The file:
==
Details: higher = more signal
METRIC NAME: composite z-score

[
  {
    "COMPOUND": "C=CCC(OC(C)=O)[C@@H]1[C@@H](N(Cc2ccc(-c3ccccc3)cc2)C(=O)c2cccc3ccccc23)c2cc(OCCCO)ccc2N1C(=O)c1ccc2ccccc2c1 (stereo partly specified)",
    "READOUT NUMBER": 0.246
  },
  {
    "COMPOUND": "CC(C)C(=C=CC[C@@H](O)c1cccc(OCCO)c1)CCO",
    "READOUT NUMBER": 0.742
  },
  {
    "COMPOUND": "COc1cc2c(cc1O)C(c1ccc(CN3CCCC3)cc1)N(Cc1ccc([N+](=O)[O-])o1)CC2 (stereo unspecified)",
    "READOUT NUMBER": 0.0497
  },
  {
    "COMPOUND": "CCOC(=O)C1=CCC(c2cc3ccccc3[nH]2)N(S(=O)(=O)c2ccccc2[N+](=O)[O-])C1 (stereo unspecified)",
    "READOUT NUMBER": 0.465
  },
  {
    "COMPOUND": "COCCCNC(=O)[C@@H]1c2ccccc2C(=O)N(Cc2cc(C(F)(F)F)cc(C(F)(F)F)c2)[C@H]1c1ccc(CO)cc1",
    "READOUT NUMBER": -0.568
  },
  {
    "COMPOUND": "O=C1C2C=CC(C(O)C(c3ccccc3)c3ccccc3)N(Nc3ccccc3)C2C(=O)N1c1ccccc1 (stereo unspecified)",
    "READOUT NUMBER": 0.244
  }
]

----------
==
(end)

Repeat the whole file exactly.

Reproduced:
Details: higher = more signal
METRIC NAME: composite z-score

[
  {
    "COMPOUND": "C=CCC(OC(C)=O)[C@@H]1[C@@H](N(Cc2ccc(-c3ccccc3)cc2)C(=O)c2cccc3ccccc23)c2cc(OCCCO)ccc2N1C(=O)c1ccc2ccccc2c1 (stereo partly specified)",
    "READOUT NUMBER": 0.246
  },
  {
    "COMPOUND": "CC(C)C(=C=CC[C@@H](O)c1cccc(OCCO)c1)CCO",
    "READOUT NUMBER": 0.742
  },
  {
    "COMPOUND": "COc1cc2c(cc1O)C(c1ccc(CN3CCCC3)cc1)N(Cc1ccc([N+](=O)[O-])o1)CC2 (stereo unspecified)",
    "READOUT NUMBER": 0.0497
  },
  {
    "COMPOUND": "CCOC(=O)C1=CCC(c2cc3ccccc3[nH]2)N(S(=O)(=O)c2ccccc2[N+](=O)[O-])C1 (stereo unspecified)",
    "READOUT NUMBER": 0.465
  },
  {
    "COMPOUND": "COCCCNC(=O)[C@@H]1c2ccccc2C(=O)N(Cc2cc(C(F)(F)F)cc(C(F)(F)F)c2)[C@H]1c1ccc(CO)cc1",
    "READOUT NUMBER": -0.568
  },
  {
    "COMPOUND": "O=C1C2C=CC(C(O)C(c3ccccc3)c3ccccc3)N(Nc3ccccc3)C2C(=O)N1c1ccccc1 (stereo unspecified)",
    "READOUT NUMBER": 0.244
  }
]

----------